Japanese Martial Arts
Japanese martial arts have been influenced by Chinese martial arts. As a result, strands of Chan (Zen) Buddhism are woven into the martial fabric of bushido (way of the warrior) and budo (martial way). Bushido emphasizes courage, honor, duty, respect, benevolence, wisdom, honesty, loyalty, rectitude, wisdom and self-sacrifice.
In his Zen- and bushido-steeped 20 Precepts of Karate, founder Gichin Funakoshi outlined the aim of karate as being not about victory or defeat but about perfecting one’s character. His dojo (training hall) philosophy stated that one should seek perfection, excel in what they do, respect others, avoid violence and be faithful.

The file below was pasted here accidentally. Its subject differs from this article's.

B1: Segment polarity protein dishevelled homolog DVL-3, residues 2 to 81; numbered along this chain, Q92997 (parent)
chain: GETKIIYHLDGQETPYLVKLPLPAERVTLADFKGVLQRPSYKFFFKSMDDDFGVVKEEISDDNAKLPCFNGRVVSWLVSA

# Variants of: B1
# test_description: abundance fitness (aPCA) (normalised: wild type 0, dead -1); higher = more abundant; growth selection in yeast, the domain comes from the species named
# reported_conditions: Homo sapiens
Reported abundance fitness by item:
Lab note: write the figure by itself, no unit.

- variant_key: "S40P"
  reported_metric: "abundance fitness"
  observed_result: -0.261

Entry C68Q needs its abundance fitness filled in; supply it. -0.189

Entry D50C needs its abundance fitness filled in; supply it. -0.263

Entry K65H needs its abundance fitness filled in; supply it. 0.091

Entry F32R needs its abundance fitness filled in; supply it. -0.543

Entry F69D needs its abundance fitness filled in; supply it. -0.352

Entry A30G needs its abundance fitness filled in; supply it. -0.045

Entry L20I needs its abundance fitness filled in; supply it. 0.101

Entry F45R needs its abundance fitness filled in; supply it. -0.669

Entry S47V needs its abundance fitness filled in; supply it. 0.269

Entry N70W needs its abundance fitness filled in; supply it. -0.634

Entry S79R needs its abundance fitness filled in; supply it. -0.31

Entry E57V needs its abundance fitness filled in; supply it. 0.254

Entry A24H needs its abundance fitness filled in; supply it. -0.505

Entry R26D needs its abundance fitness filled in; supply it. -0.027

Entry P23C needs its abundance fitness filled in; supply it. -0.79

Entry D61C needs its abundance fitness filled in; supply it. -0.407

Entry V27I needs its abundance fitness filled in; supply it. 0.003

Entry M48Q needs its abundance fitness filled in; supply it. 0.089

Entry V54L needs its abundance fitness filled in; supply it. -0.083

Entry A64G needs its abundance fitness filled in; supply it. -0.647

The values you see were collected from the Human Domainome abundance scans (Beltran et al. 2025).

After World War II, bushido was replaced with the more peaceful budo. Gosei Yamaguchi stated that karate’s purpose was to protect oneself and train the mind and body and that the Way is not to attack or harm others but to exercise restraint.
Chinese martial arts schools see the sifu like a father, whereas Japanese schools view the sensei like an emperor.